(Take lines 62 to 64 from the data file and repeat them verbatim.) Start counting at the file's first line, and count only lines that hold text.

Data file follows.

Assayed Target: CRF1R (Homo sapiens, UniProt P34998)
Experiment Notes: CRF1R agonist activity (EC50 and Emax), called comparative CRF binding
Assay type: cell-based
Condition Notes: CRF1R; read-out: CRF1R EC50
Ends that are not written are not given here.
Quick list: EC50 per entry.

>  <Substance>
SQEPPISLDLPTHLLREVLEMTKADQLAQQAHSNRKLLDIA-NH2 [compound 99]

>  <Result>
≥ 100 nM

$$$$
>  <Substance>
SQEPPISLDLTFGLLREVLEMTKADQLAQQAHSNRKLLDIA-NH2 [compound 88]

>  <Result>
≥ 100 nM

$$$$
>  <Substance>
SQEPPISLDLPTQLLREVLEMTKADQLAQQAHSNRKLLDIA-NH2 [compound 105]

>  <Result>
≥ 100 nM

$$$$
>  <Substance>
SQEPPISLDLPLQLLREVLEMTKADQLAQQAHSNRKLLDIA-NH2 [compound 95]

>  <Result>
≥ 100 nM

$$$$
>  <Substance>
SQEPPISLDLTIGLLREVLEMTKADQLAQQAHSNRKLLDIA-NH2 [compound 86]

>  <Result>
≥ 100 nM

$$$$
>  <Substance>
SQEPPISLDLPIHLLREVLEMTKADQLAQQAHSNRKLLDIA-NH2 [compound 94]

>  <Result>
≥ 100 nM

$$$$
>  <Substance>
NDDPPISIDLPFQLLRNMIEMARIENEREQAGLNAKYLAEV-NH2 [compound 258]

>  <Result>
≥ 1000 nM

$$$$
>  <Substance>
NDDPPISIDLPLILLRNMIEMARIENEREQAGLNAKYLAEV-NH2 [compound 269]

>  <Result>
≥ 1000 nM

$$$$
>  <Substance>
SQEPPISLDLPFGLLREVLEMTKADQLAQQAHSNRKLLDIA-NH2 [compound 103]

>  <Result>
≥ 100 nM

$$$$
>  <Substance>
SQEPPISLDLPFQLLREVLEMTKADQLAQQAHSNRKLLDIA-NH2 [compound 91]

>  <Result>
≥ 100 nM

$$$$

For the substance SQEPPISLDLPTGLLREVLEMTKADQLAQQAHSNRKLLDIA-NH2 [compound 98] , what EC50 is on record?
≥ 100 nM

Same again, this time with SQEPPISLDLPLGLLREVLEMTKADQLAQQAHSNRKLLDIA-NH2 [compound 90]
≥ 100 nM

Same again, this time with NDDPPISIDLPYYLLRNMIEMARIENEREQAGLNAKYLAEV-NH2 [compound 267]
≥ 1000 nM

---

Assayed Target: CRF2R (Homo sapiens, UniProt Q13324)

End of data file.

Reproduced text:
≥ 1000 nM

---

Assayed Target: CRF2R (Homo sapiens, UniProt Q13324)